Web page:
In 2012, Kevin and Mohammad met one another as students at a Jordanian university. Kevin was there to learn Arabic while Mohammad was studying English. The two struck up a close friendship tutoring each other, cooking meals together, and taking long walks around the university. Despite the largely taboo nature of LGBT issues in Jordan, Kevin came out to Mohammad as gay, and Mohammad eventually came out to Kevin as well. The two maintained a close bond, staying in close touch after Kevin returned to his studies in California.
The following year Mohammad urgently contacted Kevin while Kevin was commuting to his job in Silicon Valley. Mohammad had been maliciously outed to his conservative father. He was subsequently beaten, disinherited, and chased from his childhood home. He suddenly found himself homeless and without the means to cover his basic expenses. His goal was to finish his degree and then resettle in the United States, free from his family’s continued threats against his life. But to have a hope, he had to lie low and finish school first.
Kevin and Mohammad researched all possible opportunities, hoping to find a resource tailored to the emergency needs of LGBT people in the region who find themselves in crisis. Unfortunately, no such programs existed. The time was ripe to form one.
It started as Kevin scraping together funds from friends and family to provide shelter and other necessities for his close friend on the other side of the world. It soon became an organized effort by a growing volunteer network of American fundraisers and Jordanian field staff.
Formal registration in Jordan was too risky. So by early 2014, Rainbow Street was formally established in California. By 2015, Rainbow Street achieved federal tax-exempt status. And as the fundraising successfully grew, so did the field operations.
To date, Rainbow Street has benefited dozens of people in Jordan, Lebanon, and Tunisia. Many of those have been refugees who were forced to flee their home countries due to persecution based on their sexual orientation or gender identity, and with little to no possibility of stable income during the turbulent years spent waiting for permanent resettlement. Others are LGBT community members residing in their country of origin who seek emotional support or other local LGBT-friendly resources.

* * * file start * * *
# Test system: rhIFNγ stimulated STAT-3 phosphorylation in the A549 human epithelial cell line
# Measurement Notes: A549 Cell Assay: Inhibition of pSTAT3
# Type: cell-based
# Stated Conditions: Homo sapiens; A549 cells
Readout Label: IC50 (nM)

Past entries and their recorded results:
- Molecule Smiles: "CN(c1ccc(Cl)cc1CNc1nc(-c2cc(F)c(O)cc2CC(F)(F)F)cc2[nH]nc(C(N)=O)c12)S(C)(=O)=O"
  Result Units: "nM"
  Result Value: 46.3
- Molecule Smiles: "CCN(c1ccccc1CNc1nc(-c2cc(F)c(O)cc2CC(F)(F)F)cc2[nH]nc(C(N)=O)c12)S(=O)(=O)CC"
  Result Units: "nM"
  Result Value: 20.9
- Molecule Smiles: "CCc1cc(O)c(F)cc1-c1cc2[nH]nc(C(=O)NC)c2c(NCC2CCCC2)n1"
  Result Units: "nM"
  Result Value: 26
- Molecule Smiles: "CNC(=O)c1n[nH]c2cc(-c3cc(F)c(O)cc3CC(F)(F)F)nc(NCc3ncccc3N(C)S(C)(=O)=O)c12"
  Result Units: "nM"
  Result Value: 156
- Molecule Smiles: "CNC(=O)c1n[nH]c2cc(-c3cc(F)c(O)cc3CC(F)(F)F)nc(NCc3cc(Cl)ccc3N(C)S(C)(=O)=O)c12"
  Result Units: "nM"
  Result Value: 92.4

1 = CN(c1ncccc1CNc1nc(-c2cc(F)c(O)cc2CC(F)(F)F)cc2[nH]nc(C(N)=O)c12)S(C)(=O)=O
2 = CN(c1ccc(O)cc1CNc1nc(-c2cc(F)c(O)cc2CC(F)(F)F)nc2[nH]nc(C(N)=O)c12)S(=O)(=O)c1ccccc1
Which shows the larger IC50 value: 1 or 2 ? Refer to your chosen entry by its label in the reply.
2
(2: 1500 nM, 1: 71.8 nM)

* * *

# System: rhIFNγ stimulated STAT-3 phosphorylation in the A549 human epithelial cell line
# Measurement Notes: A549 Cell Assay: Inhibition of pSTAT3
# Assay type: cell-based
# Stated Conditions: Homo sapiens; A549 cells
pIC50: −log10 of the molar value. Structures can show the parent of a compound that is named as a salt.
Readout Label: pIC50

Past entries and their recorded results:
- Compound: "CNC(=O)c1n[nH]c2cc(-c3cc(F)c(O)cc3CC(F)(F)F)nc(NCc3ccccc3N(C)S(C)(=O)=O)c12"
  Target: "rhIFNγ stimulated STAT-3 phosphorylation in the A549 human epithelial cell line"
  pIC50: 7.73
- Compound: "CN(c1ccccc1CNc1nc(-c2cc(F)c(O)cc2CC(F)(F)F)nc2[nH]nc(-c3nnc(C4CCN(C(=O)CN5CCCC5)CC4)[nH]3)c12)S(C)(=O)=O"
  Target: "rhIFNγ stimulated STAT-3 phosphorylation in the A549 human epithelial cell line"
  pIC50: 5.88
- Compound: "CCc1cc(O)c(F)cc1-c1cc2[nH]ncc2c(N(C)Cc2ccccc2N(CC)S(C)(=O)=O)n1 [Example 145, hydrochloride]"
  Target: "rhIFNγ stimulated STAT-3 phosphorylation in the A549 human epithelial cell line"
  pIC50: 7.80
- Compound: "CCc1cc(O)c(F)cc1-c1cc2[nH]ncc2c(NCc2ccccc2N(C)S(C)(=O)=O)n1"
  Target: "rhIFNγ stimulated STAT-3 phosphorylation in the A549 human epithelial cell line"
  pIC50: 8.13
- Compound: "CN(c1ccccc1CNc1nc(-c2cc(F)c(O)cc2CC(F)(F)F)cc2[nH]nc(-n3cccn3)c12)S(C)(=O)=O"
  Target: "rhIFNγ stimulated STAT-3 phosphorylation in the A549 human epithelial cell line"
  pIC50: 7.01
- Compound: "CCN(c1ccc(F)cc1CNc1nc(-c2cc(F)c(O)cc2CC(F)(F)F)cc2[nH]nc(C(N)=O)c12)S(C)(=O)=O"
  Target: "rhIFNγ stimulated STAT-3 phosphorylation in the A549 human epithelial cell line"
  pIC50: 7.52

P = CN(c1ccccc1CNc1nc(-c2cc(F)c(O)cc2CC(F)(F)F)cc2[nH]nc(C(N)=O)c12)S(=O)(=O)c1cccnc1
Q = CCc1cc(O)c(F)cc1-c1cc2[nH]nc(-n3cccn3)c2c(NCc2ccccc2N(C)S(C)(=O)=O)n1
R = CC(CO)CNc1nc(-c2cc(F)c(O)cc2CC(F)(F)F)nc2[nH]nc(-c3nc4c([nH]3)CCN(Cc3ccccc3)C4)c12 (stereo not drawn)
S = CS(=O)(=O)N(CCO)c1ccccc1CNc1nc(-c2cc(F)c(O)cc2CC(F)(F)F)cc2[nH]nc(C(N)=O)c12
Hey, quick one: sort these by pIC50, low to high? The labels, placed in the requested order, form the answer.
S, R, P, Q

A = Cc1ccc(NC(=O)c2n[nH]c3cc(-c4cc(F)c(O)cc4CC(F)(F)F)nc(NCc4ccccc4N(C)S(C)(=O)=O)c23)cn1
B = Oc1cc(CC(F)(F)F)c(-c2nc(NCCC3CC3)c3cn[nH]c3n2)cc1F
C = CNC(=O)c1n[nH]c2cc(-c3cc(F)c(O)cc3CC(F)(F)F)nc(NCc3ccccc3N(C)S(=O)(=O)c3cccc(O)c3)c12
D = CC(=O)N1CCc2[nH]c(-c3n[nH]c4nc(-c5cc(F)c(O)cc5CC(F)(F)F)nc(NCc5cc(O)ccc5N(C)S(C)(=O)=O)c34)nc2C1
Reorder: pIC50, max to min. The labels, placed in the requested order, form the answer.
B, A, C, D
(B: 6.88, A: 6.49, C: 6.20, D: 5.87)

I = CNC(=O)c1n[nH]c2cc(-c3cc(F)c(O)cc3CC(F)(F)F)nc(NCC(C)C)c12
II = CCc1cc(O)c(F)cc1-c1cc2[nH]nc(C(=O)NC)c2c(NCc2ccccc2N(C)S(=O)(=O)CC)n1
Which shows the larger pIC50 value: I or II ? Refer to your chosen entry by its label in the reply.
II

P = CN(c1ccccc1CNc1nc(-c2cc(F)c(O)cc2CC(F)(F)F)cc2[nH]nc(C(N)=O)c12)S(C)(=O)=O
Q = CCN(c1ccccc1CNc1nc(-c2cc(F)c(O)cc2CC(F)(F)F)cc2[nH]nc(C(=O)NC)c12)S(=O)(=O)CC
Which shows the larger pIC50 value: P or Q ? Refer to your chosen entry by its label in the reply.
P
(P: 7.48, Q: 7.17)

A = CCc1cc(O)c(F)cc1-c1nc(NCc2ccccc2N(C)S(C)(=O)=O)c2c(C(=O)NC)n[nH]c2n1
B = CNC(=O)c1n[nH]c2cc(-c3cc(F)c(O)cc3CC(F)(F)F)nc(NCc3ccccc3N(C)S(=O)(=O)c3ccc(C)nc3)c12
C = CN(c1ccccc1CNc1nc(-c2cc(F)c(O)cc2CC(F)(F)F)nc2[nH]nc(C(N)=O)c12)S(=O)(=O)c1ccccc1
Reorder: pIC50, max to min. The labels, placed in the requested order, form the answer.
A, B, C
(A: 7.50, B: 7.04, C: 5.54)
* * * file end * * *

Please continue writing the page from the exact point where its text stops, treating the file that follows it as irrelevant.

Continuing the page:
Today, Mohammad and many other forced LGBT migrants are safely and permanently resettled in safe countries due to Rainbow Street’s sustained financial assistance and expert team of volunteer case managers in the MENA region. Still more individuals find refuge and affirmation in their home countries thanks to Rainbow Street’s local community programming.
True to its origins, Rainbow Street continues to be a shining example of the power of international LGBT solidarity: grassroots donations from supportive individuals in the United States generate the overwhelming majority of funds, while activists on the ground in the MENA region lead the strategic and operational support critical to Rainbow Street’s mission.
Learn more about Rainbow Street's work.